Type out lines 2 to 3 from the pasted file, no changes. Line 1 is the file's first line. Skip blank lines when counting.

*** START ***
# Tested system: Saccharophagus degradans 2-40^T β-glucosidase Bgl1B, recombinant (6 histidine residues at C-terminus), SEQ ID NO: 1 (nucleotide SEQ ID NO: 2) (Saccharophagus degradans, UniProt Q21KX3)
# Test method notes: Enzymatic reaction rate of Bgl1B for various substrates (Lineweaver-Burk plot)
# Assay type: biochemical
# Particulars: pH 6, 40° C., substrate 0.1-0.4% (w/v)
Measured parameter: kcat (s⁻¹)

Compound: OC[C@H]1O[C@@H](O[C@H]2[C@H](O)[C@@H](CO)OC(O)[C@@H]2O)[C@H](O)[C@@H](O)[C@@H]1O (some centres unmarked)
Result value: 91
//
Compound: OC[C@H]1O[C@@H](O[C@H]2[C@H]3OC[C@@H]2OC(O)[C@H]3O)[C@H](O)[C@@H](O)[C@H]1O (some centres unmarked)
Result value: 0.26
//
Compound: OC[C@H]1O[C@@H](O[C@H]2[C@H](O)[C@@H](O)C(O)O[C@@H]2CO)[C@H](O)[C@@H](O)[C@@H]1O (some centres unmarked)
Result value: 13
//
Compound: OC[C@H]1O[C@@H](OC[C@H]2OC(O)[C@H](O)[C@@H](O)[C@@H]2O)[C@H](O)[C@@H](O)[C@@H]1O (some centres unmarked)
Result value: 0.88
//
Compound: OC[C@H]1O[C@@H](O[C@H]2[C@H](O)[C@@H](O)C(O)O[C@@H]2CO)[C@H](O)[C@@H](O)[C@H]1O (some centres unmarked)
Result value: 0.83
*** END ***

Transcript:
# Test method notes: Enzymatic reaction rate of Bgl1B for various substrates (Lineweaver-Burk plot)
# Assay type: biochemical